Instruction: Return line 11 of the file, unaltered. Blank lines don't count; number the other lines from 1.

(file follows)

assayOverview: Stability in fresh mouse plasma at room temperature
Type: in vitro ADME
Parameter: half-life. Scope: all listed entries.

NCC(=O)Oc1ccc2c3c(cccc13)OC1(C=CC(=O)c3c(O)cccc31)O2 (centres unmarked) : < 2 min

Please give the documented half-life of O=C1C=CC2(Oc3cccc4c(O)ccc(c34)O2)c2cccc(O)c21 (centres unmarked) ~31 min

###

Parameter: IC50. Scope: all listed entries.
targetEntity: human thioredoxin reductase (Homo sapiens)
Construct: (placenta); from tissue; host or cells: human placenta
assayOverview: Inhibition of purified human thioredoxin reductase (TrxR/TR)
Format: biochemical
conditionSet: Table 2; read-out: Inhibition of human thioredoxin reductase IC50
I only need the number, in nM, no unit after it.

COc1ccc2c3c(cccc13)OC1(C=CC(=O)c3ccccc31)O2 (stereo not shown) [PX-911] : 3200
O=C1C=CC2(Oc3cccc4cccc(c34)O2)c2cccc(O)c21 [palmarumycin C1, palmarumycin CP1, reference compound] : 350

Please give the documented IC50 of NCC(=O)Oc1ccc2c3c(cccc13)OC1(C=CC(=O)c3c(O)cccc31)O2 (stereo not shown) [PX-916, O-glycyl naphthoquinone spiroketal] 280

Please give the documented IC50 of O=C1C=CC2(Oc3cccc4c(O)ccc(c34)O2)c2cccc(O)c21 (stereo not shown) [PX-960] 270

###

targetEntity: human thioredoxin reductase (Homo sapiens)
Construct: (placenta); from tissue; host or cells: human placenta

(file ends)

Format: biochemical